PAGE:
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Crosby, Ovechkin renew rivalry Thursday

by Dan Rosen
ARLINGTON, Va. -- Alex Ovechkin woke up in St. Petersburg, Russia the morning of June 13, 2009 only to hear from a friend that Sidney Crosby and the Pittsburgh Penguins won the Stanley Cup while he was tucked away in his bed eight time zones away.

His heart sunk.

"I was like, 'Jesus,' " Ovechkin said Wednesday from Kettler Capitals Iceplex. "You know, maybe we could have been there, too. I was disappointed."

Ovechkin stopped watching hockey last season after the Penguins decisively eliminated the Capitals from the playoffs with a 6-2 whipping in Game 7 of the classic Eastern Conference Semifinal round series. He tried to relax, have fun, and not worry so much about the sport that pays him millions to put a puck in the net.

Eight months later, everything about that series and especially about his rivalry with the Penguins' captain, which got ramped up by about 1,000 notches or so after those seven games in May, is back and is again front and center.

The Capitals were on their way to Pittsburgh Wednesday for Thursday night's clash against the Penguins at Mellon Arena (7:30 p.m. ET, NHL Network-U.S.). It'll be the first time the two rivals have met since Game 7, a total of 253 days between games.

They will play each other four times in the next two and a half months, which should only pour more gasoline on what already may be the NHL's best team rivalry and is most definitely the League's foremost individual rivalry.

"It's the same with the Lakers and Cavaliers. Two players play against each other and the media say who is better and who deserves to win," Ovechkin said, referring to Kobe Bryant and LeBron James. "It's the same in soccer, like when Real and Barcelona play. The top players play against each other and everybody says, 'Wow, this is going to be a sick game' and they can't wait for it. It's the same."

Ovechkin has 64 points in 41 games, including 15 in his last seven games. Crosby has 63 points in 50 games, including 14 in his last seven games.

Ovechkin had five points against Toronto last Friday. Crosby had six against the Islanders Tuesday night.

The Capitals lead the Eastern Conference with 68 points, but the Penguins could creep within three points of them with a win Thursday night.

"It's Larry-Magic, Dodgers-Yankees in World Series or Yankees-Red Sox," Capitals coach Bruce Boudreau said. "When we play Pittsburgh, it's all they talk about, Sid vs. Ovi. When the Red Sox play the Yankees, that's all they talk about is the greatest rivalry in all of sports. Individuals, the only one that comes to my mind right off the top is Magic and Bird. It's hard, growing up they were so far out there that it's hard to think that I'm sitting here comparing them to these guys, but that's what it reminds me of."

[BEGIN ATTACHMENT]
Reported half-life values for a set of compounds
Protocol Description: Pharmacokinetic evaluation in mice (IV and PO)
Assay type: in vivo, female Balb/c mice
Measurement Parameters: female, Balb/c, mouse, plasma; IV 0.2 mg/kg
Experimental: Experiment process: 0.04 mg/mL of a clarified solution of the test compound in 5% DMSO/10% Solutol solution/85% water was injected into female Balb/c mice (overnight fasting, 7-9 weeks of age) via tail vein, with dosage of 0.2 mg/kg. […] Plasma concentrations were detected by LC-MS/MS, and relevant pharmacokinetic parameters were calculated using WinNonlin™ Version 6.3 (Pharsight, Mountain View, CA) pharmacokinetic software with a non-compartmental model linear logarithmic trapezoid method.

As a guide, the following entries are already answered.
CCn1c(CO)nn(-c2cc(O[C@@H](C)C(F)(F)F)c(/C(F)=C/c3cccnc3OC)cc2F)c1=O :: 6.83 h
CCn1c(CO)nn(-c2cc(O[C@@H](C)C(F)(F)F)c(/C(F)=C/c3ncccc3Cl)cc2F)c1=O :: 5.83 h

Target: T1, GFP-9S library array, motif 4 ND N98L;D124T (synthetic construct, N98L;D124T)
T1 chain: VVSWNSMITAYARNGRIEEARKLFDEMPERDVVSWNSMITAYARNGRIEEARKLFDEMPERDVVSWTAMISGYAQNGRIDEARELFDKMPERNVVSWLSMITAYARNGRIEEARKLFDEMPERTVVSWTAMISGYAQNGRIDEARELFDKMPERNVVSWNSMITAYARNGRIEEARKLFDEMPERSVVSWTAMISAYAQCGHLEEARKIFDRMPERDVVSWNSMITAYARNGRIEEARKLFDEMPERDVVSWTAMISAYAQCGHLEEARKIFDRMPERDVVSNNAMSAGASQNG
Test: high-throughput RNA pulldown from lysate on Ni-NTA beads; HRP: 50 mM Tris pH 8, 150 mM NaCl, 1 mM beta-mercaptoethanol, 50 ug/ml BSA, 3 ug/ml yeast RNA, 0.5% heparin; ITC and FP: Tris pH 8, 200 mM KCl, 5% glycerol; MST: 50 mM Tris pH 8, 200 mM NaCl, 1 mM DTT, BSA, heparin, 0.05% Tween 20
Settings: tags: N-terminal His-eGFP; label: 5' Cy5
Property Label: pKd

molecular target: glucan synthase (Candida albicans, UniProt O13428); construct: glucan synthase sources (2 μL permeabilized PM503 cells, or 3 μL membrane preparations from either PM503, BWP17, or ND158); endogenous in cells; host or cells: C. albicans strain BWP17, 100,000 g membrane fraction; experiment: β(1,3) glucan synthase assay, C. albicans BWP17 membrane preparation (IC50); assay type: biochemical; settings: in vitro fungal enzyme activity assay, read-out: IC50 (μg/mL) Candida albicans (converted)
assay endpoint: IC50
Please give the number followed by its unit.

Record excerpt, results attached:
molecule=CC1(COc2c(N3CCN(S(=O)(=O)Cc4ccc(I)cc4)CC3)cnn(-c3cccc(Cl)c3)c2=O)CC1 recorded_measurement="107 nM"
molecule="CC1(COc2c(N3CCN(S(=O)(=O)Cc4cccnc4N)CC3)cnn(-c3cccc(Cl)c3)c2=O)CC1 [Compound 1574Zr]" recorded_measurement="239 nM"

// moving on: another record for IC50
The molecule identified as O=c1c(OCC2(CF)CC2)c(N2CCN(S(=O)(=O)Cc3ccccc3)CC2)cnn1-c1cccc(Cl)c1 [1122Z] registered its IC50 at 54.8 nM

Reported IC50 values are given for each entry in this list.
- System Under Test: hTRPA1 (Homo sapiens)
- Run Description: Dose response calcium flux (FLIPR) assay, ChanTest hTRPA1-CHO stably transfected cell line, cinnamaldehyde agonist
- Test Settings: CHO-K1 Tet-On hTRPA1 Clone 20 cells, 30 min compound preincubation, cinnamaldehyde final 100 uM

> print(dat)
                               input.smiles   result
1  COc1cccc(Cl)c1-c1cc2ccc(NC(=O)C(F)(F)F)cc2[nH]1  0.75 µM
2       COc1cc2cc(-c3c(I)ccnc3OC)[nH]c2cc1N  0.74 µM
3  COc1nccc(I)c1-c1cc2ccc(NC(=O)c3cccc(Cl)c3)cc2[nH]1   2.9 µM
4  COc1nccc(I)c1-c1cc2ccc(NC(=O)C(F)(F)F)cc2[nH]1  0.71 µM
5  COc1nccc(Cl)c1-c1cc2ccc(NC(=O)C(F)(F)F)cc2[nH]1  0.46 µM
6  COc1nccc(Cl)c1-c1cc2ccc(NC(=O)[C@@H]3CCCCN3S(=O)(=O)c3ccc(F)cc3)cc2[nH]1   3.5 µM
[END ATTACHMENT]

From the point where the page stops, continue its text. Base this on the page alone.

Comparisons aside for a moment, Ovechkin tried to use the old player cliché, saying Thursday's game, which will be aired on the NHL Network and will garner national print coverage from several outlets, is just another regular season game.

"For you guys (the media), it's huge," he said.

Why then, when he says he normally doesn't pay attention to Crosby's stats, did Ovechkin bring up the fact that he watched highlights of the Penguins' 6-4 win over the Islanders Tuesday night and then reeled off exactly what Crosby and Evgeni Malkin did?

"They beat Islanders and Malkin scored three and Sid had six points," Ovechkin said.  "I'm not surprised (Crosby) make lots of points and Geno scored three goals."

If it is just another regular-season game, why did Ovechkin talk, quite emphatically in fact, about how Thursday's game is going to be much different than the last time the Penguins and Capitals met.

He normally tries not to look in the rearview mirror.

"I think we're going to be more concentrate on (Thursday's) game than last game because last game I think we played terrible all game," Ovechkin said. "(Thursday) is going to be a different game for us."

Ovechkin at least stopped short of comparing the stakes of Thursday's matchup, you know, just another one of those regular-season games, to what was on the line the last time Washington and Pittsburgh played.

"It's going to be the same atmosphere as last year," he said, "but it's not playoffs."

No, but this game is six months in the making and it's definitely not just another run of the mill, middle of the week game in January.

For one thing, Ovechkin hasn't yet seen the Stanley Cup championship banner that hangs above the ice inside Mellon Arena. Do you think he'll even look up?

"I just don't think about it," he said.


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